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I’ve searched over this site to make sure this question wasn’t already asked, and I saw some similar questions.

Nevertheless, let’s get started:

“But the natural man does not receive the things of the Spirit of God, for they are foolishness to him; nor can he know them, because they are spiritually discerned.

But he who is spiritual judges all things, yet he himself is rightly judged by no one.

For “who has known the mind of the Lord that he may instruct Him?” But we have the mind of Christ.”

I Corinthians‬ ‭2:14-16‬

I’ve actually never understood this verse, is Paul saying that Christ’s mind dwells in us? I’m confused. Can someone explain to me the hermeneutical options?

Q: What did Paul mean by “we have the mind of Christ”?

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Those who have the mind of Christ are able to discern spiritual things that the natural man cannot understand or see.

Having the mind of Christ enables one to see what is freely given to him that the natural man is unable to receive.

For what person knows the things of a person except the spirit of the person that is in him? So also, no one knows the things of God except the Spirit of God. 12But we received, not the spirit of the world, but the Spirit which is from God, that we might know the things that were freely given to us by God. 13And we speak of these things, not with words taught by human wisdom, but with those taught by the Spirit, comparing spiritual things with spiritual things. 1:Cor. 2:12-13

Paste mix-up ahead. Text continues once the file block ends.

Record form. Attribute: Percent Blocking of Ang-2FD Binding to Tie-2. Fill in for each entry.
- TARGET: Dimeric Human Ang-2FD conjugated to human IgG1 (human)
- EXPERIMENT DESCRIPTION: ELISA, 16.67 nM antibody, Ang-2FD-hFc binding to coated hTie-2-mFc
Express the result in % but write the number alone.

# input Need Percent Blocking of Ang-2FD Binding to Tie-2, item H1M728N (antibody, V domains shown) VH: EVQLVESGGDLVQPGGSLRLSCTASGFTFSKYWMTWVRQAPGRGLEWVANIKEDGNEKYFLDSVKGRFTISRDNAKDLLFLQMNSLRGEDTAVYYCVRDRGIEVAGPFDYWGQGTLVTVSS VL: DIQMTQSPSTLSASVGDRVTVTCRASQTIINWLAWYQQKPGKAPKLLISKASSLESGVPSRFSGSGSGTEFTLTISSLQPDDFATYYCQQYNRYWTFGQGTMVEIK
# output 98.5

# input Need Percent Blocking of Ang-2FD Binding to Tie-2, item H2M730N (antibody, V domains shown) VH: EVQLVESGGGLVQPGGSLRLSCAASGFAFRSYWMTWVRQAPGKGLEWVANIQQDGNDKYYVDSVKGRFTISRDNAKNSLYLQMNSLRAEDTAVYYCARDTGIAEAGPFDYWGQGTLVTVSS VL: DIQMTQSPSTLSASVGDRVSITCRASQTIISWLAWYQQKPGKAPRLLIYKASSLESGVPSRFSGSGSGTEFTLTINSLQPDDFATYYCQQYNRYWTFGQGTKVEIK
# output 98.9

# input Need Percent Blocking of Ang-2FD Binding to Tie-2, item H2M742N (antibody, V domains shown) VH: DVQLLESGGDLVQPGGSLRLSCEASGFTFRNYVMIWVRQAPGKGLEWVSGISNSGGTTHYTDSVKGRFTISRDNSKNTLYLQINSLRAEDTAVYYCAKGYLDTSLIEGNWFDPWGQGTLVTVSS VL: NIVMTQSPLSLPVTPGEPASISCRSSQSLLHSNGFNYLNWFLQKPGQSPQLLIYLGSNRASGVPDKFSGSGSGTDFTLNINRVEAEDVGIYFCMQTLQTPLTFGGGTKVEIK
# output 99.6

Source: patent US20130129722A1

Christ is the only one who has known the mind of the Lord. In Christ is where all wisdom and treasures are hidden. Christ's mind can enlighten our minds as to what God's Spirit is revealing to our Spirit in regard to spiritual things. If we did not have Christ's mind we would not be able to understand the things that the Spirit is saying to our spirit. Only through Christ's mind can we begin to even understand God's purposes and His thoughts.

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  • +1 > But we have the mind of Christ (ἡμεις δε νουν Χριστου ἐχομεν [hēmeis de noun Christou echomen]). As he has already shown (verses 6 to 13). Thus with the mind (νους [nous]. -- Robertson, A. T. (1933). Word Pictures in the New Testament (1 Co 2:16). Broadman Press.
    – Perry Webb
    Commented May 28, 2022 at 21:19
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The operative word in 1 Cor 2:16 is νοῦς (nous), a word that means almost the same in English as the Greek. More specifically, BDAG ascribes three shades meanings to this word: